Nausea, and Honeysuckle

It is a rough day from where I write today, not feeling well. Some combination of probable strep throat (the quick test showed an exceedingly faint extra line), nausea from the penicillin tablets which resemble dinosaur eggs, and general malaise which has arrived in time for April. This month it will be three years since we lost my beautiful Susanna. I believe there is remaining grief as well as “re-living it all” grief, both settled and regurgitating in my body. Chances are I can ride this out and get past it soon. The nausea and headache soon, the regurgitated grief will take longer.

Three years ago, not April but early May. That is where my mind sometimes takes me lately. Long days of trying to occupy myself before I was ready to return to work. After the service in the pretty stone chapel where a priest talked about Jerusalem for some reason, and I threw in a pink rose hastily so everyone else could throw theirs and we could escape. (Forgive me for having experienced my daughter’s funeral in this way, but I was nowhere near ready for such an event). My son’s kind first-grade teachers, who had visited and brought toys, assured me that I could bring him to school and let them take care of him, while I cared for myself. That May I established a pattern of walking outdoors as a meditation and a mode of survival. I walked to the shopping mall. I pretended Susanna was holding my hand up and down on the escalators, as she had done the month before. I bought the nightlight which flashes colors, and now lives in Susanna’s room and lights the way for her as we sleep. I walked to Manhattan Beach, dipped my fingers in the salt water and tried to see my way into surviving for a future. There I saw a man holding a little girl on his shoulders, and noticed that his T-shirt read “I Am Here”.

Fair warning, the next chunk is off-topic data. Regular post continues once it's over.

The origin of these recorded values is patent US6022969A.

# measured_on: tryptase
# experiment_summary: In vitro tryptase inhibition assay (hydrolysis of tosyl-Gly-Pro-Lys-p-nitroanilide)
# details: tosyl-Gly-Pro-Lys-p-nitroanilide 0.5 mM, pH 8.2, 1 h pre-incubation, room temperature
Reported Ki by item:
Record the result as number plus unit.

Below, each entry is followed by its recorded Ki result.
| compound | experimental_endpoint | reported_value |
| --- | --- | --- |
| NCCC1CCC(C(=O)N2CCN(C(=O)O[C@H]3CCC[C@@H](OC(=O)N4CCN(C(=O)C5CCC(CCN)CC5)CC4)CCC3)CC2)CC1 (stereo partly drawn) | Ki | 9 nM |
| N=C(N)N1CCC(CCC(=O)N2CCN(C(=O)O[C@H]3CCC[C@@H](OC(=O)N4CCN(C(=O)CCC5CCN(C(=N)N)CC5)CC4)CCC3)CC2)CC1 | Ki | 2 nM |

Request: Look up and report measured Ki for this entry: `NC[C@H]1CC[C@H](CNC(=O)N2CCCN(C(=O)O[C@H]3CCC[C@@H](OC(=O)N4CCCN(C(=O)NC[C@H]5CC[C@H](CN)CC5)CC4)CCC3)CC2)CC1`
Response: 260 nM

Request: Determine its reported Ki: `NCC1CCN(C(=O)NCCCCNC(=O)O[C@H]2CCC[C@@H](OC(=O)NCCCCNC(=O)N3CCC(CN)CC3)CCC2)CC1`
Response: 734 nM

And, on some days, my son did not go to school. He found it unfair that we had not returned to life yet he had, and I agreed with him. We went instead one day to Central Park, where he made friends with a little girl. When her mother, who was a Canadian traveling on business, started a friendly conversation, I readily spilled the new truth of my life, that my little girl died last month. She spent the whole day with us, as if she felt responsible for helping because we are all human beings. She was strong enough to not recoil, which gave me some strength on that day.

It seems strange that I can find something to miss about that first month or two, but I do. I miss not having to think about going to work or being “normal” again. I now have a life which has expanded some. I have one child who is three years older and has grown five or six shoe sizes. I have been through menopause and gone back to graduate school. Should I need to stay home and sit out a responsibility because I am sad, this may be accepted but is less often understood.

One day, that May, I went for a walk in another direction and noticed a beautiful fragrance coming from some trees. I stopped underneath and inhaled. “Honeysuckle”. Even the name implies that nature loves me, that there is still beauty in this harsh world. Sweet honey, maternal suckling. To this day, there are two things which help when nothing does, and my soul just hurts: nature and children. These are the reasons to stay here, without Susanna living in her body, and try to contribute as best as I can. Susanna and her brother made me this way, this much. A person who can last and love through hell. I stay afloat because I want to bear witness to what is right in the world, what needs to be protected for children in spite of the evil happenings in the news each day. There is a rampant disregard for honoring the earth, and people in need, and compassionate living. I am not the same as I used to be but I understand better why I have to be here.

Another reason I perhaps think of May is that it is not April. If I relive May, it is full of sadness but less full of hospitals and funeral homes, of discussing coffins and plots and autopsies. If these words shock you, that is okay, they still shock me too. I recently came across a poem by e.e.cummings. “Trust your heart if the seas catch fire, live by love though the stars walk backward”. We can get through this, with love and together.



By trishfreer

Mother, writer, artist and teacher grappling with grief and loss.


  1. thank you, Trish. I cherish your honesty as you bravely expose and explore your feelings, your love, your loss. I love you.


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